If your worldview has no room for chance accidents, for malevolent actors attempting to extort hardworking people, or for human mistakes and frailty, then you have no business being an engineer. Our profession exists to carve out an ordered space where humans can flourish in an otherwise chaotic world. Roads, bridges, ships, taxes, and even software form the framework of human flourishing. And that framework suffers from entropy, like everything else in our universe.

I am not suggesting that every engineer has to join a seminary, practice meditation, or read up on humanist literature (though our field would be better for it!). What I am suggesting is that as a first responder to technical problems, we have to understand that these problems are a normal, expected part of life. Hard drives fail, code is written in error, and bad actors will use SQL injection and ransomware just as earlier generations of miscreants used clubs and rocks. Standing against the forces of entropy, chaos, and yes — even evil — is what we are paid to do. Incidents, then, are not primarily interruptions of our status quo. They are the highest and noblest moments of our profession.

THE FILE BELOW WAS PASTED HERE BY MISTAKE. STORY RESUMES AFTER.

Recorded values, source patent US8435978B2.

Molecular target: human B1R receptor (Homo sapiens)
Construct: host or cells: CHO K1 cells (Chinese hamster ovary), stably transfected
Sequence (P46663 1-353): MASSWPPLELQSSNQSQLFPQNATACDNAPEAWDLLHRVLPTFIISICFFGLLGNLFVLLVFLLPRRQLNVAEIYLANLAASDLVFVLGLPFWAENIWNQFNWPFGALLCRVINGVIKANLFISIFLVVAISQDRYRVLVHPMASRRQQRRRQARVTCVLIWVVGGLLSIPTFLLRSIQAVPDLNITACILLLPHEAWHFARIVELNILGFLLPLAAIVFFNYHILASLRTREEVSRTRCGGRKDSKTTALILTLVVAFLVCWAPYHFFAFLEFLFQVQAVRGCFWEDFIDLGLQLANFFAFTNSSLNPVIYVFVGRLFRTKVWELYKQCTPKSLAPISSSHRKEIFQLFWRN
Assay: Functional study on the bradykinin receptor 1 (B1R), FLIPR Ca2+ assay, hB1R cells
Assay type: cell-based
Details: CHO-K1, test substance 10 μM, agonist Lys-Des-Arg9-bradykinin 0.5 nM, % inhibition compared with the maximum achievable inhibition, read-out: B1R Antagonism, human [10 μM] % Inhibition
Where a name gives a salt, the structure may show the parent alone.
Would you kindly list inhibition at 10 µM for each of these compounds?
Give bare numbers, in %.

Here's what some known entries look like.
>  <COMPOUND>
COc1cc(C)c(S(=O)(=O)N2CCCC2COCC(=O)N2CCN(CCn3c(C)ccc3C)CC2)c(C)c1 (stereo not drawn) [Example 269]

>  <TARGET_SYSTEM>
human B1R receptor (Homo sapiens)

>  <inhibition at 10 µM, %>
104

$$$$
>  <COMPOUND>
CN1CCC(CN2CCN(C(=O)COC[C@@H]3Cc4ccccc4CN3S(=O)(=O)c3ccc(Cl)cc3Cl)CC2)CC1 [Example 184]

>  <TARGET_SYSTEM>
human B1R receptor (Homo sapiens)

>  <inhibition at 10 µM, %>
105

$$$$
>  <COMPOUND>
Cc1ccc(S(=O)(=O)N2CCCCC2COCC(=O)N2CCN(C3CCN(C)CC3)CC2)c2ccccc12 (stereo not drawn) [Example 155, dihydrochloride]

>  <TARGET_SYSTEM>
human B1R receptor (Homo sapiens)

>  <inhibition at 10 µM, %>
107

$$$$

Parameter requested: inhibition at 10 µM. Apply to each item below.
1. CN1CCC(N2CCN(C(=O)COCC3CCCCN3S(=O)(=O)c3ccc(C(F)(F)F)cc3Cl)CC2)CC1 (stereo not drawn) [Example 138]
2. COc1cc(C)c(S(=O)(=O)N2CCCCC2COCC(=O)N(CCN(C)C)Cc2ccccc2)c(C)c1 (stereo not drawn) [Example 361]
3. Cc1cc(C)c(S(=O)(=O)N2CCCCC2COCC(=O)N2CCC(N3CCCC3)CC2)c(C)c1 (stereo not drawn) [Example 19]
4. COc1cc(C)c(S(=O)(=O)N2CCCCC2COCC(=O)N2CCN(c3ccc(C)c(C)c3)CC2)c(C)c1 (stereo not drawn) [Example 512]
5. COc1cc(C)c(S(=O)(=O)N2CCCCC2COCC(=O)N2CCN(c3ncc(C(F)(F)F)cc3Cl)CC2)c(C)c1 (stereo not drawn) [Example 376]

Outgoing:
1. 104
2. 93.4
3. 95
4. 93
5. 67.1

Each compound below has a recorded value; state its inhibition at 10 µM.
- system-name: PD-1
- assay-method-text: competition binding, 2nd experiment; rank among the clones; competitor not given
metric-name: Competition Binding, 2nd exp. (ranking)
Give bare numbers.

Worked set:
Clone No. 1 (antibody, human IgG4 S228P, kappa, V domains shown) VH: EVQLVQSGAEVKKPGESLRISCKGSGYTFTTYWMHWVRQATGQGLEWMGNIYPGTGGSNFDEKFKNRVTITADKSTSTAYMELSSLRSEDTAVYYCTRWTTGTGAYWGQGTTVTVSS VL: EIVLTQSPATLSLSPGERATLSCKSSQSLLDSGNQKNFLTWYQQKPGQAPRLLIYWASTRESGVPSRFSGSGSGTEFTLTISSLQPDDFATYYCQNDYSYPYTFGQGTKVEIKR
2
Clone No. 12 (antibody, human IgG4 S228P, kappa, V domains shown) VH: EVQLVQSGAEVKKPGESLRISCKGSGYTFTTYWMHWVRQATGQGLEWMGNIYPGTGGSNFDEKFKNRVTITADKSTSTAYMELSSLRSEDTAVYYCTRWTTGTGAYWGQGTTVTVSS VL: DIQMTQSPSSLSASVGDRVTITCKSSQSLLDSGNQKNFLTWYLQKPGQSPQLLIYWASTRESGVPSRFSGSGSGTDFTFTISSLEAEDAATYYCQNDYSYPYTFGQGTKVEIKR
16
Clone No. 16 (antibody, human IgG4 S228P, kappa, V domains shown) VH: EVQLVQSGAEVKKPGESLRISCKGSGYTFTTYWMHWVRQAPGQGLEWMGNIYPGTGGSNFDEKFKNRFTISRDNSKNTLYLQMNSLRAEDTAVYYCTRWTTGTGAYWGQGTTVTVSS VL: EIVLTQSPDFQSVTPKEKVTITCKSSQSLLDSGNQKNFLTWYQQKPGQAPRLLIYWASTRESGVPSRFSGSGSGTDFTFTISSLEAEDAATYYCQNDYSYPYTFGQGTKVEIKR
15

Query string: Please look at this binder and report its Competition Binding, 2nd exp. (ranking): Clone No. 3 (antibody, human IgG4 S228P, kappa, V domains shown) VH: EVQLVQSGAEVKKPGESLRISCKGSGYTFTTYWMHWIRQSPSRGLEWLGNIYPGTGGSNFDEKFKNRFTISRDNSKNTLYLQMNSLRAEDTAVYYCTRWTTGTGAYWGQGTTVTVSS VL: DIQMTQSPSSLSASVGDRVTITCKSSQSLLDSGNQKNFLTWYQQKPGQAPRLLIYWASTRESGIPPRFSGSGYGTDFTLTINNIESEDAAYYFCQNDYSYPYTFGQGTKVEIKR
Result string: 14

What managers must do for their teams

There are things you must do as a leader beyond the obvious. Watching for burnout, encouraging employees to take PTO when required, and ensuring the engineering team has the resources (time, money, or hardware) necessary to solve problems are the minimum responsibilities expected from a manager. To create a truly hardy organization that can engineer a highly resilient system, good leadership is required.